Friday, October 19, 2012

The Character of Names with Christina Gonzalez

Today Christina Gonzalez joins MPB to discuss finding the perfect Character Names in several languages!

I am a stickler for names.  There is no way I can write a story without knowing for certain the names of my characters.  I will pour over baby name lists and dwell upon the nuances of how each name sounds and its specific connotations before giving it to anyone.  It simply has to match the character I have envisioned…which is no easy task. But when I have to find a name that fits in several languages (A Thunderous Whisper is written in English, the main character is Basque but speaks Spanish and another character is half-German, half Basque) the task can sometimes seem impossible!

When writing A Thunderous Whisper, I knew that I wanted to to find a strong Basque name for my main character.  She’s a twelve year old girl that has been told by her mother (and the society around her) that she is insignificant, a nobody, a whisper in a loud world.  Yet she possesses an inner strength, a spark, that when cultivated transforms her into someone who can make a difference.  Now what Basque name fits all that and is still easy to pronounce in English?  Turns out, I already knew someone who had the perfect name.  The name Anetxu is a strong-sounding Basque name that when shortened to Ani is very easy to pronounce. I also liked how simple the name Ani appears (just three letters), but that it represented a much more complex and culturally strong name (Anetxu Largazabalaga).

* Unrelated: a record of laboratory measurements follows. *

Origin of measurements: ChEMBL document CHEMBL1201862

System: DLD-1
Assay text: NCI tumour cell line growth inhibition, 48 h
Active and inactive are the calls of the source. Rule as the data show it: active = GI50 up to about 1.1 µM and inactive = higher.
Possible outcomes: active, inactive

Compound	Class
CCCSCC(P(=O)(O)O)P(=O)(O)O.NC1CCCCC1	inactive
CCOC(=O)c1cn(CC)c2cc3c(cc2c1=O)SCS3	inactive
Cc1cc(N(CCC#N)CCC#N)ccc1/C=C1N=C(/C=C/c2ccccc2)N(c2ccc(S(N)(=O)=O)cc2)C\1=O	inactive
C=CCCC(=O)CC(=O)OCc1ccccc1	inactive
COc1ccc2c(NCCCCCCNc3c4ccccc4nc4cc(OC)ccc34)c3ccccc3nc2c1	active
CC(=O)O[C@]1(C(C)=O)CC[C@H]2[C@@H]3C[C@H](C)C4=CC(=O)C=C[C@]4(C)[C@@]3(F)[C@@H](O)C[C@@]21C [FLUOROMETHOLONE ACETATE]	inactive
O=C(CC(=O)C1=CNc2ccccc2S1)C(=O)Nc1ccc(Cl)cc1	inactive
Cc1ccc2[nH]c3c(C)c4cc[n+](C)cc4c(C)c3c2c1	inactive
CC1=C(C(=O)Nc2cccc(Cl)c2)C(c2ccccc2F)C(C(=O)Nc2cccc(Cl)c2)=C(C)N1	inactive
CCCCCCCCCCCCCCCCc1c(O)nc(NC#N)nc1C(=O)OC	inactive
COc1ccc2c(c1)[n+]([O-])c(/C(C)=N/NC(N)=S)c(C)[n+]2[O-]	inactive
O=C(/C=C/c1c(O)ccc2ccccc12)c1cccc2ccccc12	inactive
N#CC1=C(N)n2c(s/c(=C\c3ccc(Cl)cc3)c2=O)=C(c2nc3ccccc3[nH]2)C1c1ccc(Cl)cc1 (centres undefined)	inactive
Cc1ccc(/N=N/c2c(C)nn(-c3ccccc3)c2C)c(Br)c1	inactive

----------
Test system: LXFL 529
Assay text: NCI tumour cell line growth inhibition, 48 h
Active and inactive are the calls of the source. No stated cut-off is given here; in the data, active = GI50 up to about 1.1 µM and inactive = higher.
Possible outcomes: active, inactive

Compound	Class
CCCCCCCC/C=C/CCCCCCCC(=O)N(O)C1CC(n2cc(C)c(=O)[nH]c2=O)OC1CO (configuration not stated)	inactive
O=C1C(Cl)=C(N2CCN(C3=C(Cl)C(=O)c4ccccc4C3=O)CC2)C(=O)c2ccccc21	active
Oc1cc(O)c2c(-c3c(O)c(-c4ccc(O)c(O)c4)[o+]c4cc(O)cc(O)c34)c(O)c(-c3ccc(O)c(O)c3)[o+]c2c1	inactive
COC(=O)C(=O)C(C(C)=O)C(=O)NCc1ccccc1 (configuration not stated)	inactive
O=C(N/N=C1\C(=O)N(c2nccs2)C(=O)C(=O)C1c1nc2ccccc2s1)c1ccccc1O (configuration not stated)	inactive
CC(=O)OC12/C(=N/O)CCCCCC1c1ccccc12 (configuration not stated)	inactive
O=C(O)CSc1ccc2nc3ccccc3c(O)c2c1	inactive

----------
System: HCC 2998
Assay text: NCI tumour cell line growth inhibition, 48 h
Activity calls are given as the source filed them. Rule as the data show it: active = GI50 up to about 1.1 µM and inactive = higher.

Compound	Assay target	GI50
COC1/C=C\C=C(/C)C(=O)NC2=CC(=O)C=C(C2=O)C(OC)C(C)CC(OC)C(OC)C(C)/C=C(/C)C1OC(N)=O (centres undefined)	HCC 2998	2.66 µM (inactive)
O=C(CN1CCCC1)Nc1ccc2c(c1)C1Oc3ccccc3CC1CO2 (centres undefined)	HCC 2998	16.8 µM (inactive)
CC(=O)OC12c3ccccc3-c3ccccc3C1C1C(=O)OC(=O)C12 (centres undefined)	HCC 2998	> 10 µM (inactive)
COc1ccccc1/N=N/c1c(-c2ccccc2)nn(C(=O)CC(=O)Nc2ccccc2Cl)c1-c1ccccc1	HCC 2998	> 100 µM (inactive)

Then I had to find a name for the fourteen year old boy in A Thunderous Whisper who would become friends with Ani and unleash that inner strength she carried.  He is half German, half Basque and so it had to be a name that would be used in both languages (actually three languages because the Basque speak Spanish as well) . He is also very strong-willed, outspoken and adventurous.  What name would fit that bill? As I scanned Spanish names (many Basques have Spanish names) I realized that I wanted a name that sounded soft at the beginning (perhaps something with an “L” or “M”) and harsher sound in the middle (something with “K”, “T” or “P.”) I found Mattias, which in German would be Mathias; a perfect name for how I envisioned this character. 

Finally, with the names for my two main characters in my head, I could officially start writing the book!

1 comment:

Augusta Scattergood said...

My goodness. And I thought finding names that sounded southern (but in English) was difficult. Fascinating thought process. I love pondering just the right name.